“What we tried to do was harvest the things we’ve been hearing at the local level,” he said. “The idea of more clarity in the funding projections and estimates and having that in a more timely and clear way [helps] everybody…as they go through their budgeting process.”
The Blueprint plan continues to be implemented based on its priorities: expanding early childhood education, hiring and retaining high-quality and diverse teachers, preparing students for college and technical careers and providing additional resources for students in need.
The Blueprint Accountability and Implement Board, an independent body established by the legislature to oversee the initiative approved some updates this summer. One of the board’s duties is providing recommendations to the General Assembly and the governor on proposed changes to the Blueprint law. The panel is set to meet next on Thursday.
The Blueprint law states that schools must implement a $10,000 salary increase for teachers who are designated as National Board Certified, and an additional $7,000 salary increase for certified teachers who work in low-performing schools.
MACo proposes those salary figures should be switched: $7,000 for all teachers certified, and an additional $10,000 for certified teachers in low-performing schools.
Brianna January, associate director of policy for MACo, said there still remains “a universal concern” about a requirement for school systems to raise minimum annual teacher salaries to $60,000, which must be done by July 1, 2026, according to the law.
January said county leaders are concerned the salary increase “will kind of pinch all the other staff positions into an upward trajection for their starting salaries.”
Carter Elliott, a spokesperson for Moore, said in an email Monday that “county leaders are important partners and [the governor] appreciates them stepping up to share their thoughts about the Blueprint and how to ensure its success going forward. The Moore-Miller Administration is looking forward to engaging in further conversation to ensure that all of Maryland’s children have access to a world class education.”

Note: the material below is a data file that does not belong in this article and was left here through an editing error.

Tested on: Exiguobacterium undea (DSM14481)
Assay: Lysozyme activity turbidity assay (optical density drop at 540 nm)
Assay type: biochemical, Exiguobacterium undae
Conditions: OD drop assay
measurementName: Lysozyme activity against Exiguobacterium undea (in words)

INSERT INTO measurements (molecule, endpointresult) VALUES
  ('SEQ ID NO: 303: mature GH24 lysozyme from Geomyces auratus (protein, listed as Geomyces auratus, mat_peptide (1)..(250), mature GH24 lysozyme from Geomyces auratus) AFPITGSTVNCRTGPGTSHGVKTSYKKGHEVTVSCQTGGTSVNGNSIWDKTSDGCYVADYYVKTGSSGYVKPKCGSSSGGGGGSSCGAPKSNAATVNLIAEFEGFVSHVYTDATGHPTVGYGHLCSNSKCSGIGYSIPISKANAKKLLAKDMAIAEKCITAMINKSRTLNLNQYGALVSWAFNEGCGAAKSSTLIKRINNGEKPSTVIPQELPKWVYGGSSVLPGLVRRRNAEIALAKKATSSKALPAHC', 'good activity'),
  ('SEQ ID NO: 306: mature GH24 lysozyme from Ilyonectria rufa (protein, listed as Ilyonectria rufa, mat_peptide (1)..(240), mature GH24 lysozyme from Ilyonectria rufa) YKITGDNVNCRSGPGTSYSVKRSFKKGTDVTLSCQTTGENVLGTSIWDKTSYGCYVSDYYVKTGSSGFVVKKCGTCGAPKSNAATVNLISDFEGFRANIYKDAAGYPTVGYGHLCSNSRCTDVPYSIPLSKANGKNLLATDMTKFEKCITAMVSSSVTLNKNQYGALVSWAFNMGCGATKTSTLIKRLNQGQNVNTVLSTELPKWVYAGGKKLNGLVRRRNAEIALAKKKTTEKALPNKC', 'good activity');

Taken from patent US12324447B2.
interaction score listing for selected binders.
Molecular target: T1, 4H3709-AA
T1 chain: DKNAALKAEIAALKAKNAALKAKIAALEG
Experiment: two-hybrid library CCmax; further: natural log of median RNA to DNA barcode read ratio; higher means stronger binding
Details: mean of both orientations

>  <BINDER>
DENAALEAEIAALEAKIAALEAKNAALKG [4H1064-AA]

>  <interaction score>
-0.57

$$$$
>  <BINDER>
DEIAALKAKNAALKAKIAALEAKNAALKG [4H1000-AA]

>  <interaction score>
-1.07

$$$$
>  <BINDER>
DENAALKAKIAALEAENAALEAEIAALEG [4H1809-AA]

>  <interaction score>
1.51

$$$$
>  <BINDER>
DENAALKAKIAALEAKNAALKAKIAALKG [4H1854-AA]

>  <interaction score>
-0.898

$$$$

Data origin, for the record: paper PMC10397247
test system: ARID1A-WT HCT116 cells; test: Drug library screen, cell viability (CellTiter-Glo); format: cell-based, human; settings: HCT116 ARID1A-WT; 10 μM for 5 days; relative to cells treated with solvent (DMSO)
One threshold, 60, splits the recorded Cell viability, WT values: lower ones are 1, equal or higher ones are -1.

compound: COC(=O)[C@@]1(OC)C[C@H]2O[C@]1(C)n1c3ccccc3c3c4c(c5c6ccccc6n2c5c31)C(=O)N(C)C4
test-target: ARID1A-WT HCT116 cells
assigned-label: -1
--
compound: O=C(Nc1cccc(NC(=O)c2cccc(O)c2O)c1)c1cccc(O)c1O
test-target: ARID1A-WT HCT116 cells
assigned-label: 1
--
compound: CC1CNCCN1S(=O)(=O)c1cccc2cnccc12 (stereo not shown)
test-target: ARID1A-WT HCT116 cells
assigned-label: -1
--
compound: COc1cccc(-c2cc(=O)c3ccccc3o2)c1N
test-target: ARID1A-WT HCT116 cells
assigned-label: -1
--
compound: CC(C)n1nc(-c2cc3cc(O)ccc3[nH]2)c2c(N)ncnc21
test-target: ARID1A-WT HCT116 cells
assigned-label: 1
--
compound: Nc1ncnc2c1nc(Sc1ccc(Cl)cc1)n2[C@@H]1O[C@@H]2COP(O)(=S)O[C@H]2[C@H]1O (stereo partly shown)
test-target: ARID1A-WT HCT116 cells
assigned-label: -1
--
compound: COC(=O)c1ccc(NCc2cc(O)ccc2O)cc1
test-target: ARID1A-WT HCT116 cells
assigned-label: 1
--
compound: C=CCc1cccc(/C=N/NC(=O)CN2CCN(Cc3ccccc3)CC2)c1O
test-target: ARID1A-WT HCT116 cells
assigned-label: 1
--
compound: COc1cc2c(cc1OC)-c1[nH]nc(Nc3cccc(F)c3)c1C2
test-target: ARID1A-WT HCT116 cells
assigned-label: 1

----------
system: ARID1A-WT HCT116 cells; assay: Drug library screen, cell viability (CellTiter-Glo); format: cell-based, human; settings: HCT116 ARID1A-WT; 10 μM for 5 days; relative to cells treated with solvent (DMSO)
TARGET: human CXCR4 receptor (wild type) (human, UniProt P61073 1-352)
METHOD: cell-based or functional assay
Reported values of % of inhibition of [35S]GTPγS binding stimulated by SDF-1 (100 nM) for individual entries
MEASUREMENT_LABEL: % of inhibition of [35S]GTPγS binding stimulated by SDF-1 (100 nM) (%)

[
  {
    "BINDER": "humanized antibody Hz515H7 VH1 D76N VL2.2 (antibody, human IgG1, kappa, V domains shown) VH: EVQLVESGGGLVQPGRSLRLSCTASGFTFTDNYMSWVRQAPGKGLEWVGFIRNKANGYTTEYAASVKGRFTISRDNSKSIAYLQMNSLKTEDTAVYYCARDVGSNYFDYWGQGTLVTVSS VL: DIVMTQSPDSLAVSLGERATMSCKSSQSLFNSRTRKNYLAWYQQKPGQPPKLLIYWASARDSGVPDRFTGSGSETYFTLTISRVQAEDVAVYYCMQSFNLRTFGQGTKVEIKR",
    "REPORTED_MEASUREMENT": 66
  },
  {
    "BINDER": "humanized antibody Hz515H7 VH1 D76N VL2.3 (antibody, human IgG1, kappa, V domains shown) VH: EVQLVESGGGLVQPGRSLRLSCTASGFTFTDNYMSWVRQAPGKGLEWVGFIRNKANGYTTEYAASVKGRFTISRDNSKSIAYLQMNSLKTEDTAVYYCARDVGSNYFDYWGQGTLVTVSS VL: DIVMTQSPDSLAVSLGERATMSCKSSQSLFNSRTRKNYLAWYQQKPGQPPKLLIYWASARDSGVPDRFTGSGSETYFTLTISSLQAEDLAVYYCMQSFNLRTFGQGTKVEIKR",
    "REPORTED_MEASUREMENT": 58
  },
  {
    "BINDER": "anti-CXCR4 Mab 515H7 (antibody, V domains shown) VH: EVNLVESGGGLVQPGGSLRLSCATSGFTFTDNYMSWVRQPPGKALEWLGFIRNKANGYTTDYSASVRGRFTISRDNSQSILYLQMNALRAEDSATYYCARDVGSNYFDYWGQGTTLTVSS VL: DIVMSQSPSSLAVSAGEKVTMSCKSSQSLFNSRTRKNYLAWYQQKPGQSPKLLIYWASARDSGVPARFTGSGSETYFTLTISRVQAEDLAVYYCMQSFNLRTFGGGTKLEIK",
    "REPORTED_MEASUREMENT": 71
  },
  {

Some of the other MACo recommendations for state leaders are:
- Provide a specific cost analysis between the state and counties to fund dual enrollment programs at community colleges.
- Offer greater flexibility for counties to utilize certain spaces such as libraries and community centers to provide prekindergarten instruction. Such spaces may be available but aren’t an option under the law because each would need “the presence of a school administrator, front desk person, and on-duty nurse.”
- Consider best practices for expedited or alternative teacher certification without lessening the standard for high-quality teachers.
“To best ensure successful implementation of the Blueprint, county governments are seeking a more comprehensive cost analysis and investment from our State partners,” Ball said in an emailed statement. “County governments are funding partners for our local Boards of Education and have minimal oversight on how taxpayer dollars are spent. By having local costs required by the Blueprint clearly defined by the State, and transparently shared with the public, we can all have smoother budget processes and increased collaboration during our annual local budget cycles.”
Some Blueprint supporters, such as Michelle Corkadel, president of the Maryland Association of Boards of Education, said equity must remain a focal point in the plan.
The state Board of Education continues to review a possible revision to the “college and career readiness,” or CCR, standards that are part of the Blueprint plan. Current law states that students “meet or exceed” the standard based on standardized test scores. Under the proposal, students could pass the standard if their grade-point average is 3.0 or higher by the end of 10th grade.
Corkadel said there should be a more holistic approach to aide students who have a focus on career programs.